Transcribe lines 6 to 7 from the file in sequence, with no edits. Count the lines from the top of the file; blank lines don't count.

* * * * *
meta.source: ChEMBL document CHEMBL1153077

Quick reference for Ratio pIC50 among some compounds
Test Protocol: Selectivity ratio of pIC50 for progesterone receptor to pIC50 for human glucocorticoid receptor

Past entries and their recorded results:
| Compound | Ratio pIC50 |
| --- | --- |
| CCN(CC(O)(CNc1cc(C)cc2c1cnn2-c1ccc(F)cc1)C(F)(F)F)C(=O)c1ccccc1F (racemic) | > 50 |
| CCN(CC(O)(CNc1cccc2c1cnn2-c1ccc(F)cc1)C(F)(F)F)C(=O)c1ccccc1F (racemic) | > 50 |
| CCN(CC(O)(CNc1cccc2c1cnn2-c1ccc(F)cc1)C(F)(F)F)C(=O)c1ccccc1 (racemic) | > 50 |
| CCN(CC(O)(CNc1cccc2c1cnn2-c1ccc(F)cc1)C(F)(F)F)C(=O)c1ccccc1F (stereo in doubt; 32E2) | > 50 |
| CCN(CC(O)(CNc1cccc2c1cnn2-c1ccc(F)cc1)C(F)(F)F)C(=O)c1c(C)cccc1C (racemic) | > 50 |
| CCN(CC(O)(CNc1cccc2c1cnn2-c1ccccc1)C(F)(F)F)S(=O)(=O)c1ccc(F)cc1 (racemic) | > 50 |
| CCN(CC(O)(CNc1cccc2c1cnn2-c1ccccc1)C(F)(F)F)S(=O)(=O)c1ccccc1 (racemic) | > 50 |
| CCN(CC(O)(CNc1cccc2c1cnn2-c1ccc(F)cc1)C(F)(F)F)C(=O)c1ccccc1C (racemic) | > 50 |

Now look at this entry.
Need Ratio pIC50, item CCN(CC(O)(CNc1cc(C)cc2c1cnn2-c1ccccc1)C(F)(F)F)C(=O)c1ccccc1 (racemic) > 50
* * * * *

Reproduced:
| --- | --- |
| CCN(CC(O)(CNc1cc(C)cc2c1cnn2-c1ccc(F)cc1)C(F)(F)F)C(=O)c1ccccc1F (racemic) | > 50 |